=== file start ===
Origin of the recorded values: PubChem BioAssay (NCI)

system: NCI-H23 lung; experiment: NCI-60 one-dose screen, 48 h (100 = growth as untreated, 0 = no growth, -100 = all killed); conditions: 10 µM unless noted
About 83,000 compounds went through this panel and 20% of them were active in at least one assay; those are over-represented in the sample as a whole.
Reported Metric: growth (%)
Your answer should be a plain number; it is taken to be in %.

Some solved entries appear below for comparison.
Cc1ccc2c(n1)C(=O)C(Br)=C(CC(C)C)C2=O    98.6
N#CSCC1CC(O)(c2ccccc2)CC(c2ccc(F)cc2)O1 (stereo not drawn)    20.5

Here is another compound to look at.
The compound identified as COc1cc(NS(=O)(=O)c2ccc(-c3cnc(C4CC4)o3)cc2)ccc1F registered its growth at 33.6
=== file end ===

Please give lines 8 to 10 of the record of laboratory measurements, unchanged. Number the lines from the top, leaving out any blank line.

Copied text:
N#CSCC1CC(O)(c2ccccc2)CC(c2ccc(F)cc2)O1 (stereo not drawn)    20.5

Here is another compound to look at.
The compound identified as COc1cc(NS(=O)(=O)c2ccc(-c3cnc(C4CC4)o3)cc2)ccc1F registered its growth at 33.6